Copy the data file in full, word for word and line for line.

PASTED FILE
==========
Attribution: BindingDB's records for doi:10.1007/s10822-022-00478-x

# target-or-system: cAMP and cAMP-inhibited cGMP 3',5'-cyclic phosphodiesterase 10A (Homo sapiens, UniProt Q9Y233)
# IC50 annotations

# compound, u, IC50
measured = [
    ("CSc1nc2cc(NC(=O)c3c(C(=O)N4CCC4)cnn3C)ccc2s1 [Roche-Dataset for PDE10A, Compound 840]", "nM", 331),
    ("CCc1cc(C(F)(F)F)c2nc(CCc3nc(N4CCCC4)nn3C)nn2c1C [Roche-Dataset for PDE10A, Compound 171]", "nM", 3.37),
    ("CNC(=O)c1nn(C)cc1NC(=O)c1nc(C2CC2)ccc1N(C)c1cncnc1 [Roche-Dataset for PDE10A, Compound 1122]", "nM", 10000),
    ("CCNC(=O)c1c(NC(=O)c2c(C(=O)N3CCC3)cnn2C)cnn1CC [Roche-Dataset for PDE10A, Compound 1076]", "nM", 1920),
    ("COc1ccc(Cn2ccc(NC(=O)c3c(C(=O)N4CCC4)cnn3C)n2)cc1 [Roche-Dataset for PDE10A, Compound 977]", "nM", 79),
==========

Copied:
Attribution: BindingDB's records for doi:10.1007/s10822-022-00478-x

# target-or-system: cAMP and cAMP-inhibited cGMP 3',5'-cyclic phosphodiesterase 10A (Homo sapiens, UniProt Q9Y233)
# IC50 annotations

# compound, u, IC50
measured = [
    ("CSc1nc2cc(NC(=O)c3c(C(=O)N4CCC4)cnn3C)ccc2s1 [Roche-Dataset for PDE10A, Compound 840]", "nM", 331),
    ("CCc1cc(C(F)(F)F)c2nc(CCc3nc(N4CCCC4)nn3C)nn2c1C [Roche-Dataset for PDE10A, Compound 171]", "nM", 3.37),
    ("CNC(=O)c1nn(C)cc1NC(=O)c1nc(C2CC2)ccc1N(C)c1cncnc1 [Roche-Dataset for PDE10A, Compound 1122]", "nM", 10000),
    ("CCNC(=O)c1c(NC(=O)c2c(C(=O)N3CCC3)cnn2C)cnn1CC [Roche-Dataset for PDE10A, Compound 1076]", "nM", 1920),
    ("COc1ccc(Cn2ccc(NC(=O)c3c(C(=O)N4CCC4)cnn3C)n2)cc1 [Roche-Dataset for PDE10A, Compound 977]", "nM", 79),